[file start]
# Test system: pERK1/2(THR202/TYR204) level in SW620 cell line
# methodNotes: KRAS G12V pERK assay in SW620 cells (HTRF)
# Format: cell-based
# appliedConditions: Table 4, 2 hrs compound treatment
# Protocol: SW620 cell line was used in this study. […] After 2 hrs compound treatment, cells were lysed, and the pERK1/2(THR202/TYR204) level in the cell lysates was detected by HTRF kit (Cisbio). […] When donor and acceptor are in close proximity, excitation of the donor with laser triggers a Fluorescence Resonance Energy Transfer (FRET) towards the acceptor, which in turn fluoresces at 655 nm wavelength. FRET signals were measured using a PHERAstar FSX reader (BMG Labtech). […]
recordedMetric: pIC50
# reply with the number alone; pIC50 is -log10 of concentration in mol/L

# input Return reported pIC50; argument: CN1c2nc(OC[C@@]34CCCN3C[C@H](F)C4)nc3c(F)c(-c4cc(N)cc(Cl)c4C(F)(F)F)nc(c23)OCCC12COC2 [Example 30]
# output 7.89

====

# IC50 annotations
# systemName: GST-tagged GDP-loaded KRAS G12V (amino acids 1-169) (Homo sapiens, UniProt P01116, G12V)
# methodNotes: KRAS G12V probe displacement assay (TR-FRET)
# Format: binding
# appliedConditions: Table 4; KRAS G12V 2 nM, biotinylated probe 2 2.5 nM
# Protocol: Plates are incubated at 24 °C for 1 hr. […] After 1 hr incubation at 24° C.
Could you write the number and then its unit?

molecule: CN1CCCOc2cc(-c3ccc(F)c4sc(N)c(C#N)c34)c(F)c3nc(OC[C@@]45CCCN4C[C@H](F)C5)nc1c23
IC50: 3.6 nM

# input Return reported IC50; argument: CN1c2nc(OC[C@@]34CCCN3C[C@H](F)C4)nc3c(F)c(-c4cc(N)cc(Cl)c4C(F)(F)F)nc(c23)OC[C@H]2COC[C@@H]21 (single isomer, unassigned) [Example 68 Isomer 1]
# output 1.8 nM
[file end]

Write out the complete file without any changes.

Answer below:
# Test system: pERK1/2(THR202/TYR204) level in SW620 cell line
# methodNotes: KRAS G12V pERK assay in SW620 cells (HTRF)
# Format: cell-based
# appliedConditions: Table 4, 2 hrs compound treatment
# Protocol: SW620 cell line was used in this study. […] After 2 hrs compound treatment, cells were lysed, and the pERK1/2(THR202/TYR204) level in the cell lysates was detected by HTRF kit (Cisbio). […] When donor and acceptor are in close proximity, excitation of the donor with laser triggers a Fluorescence Resonance Energy Transfer (FRET) towards the acceptor, which in turn fluoresces at 655 nm wavelength. FRET signals were measured using a PHERAstar FSX reader (BMG Labtech). […]
recordedMetric: pIC50
# reply with the number alone; pIC50 is -log10 of concentration in mol/L

# input Return reported pIC50; argument: CN1c2nc(OC[C@@]34CCCN3C[C@H](F)C4)nc3c(F)c(-c4cc(N)cc(Cl)c4C(F)(F)F)nc(c23)OCCC12COC2 [Example 30]
# output 7.89

====

# IC50 annotations
# systemName: GST-tagged GDP-loaded KRAS G12V (amino acids 1-169) (Homo sapiens, UniProt P01116, G12V)
# methodNotes: KRAS G12V probe displacement assay (TR-FRET)
# Format: binding
# appliedConditions: Table 4; KRAS G12V 2 nM, biotinylated probe 2 2.5 nM
# Protocol: Plates are incubated at 24 °C for 1 hr. […] After 1 hr incubation at 24° C.
Could you write the number and then its unit?

molecule: CN1CCCOc2cc(-c3ccc(F)c4sc(N)c(C#N)c34)c(F)c3nc(OC[C@@]45CCCN4C[C@H](F)C5)nc1c23
IC50: 3.6 nM

# input Return reported IC50; argument: CN1c2nc(OC[C@@]34CCCN3C[C@H](F)C4)nc3c(F)c(-c4cc(N)cc(Cl)c4C(F)(F)F)nc(c23)OC[C@H]2COC[C@@H]21 (single isomer, unassigned) [Example 68 Isomer 1]
# output 1.8 nM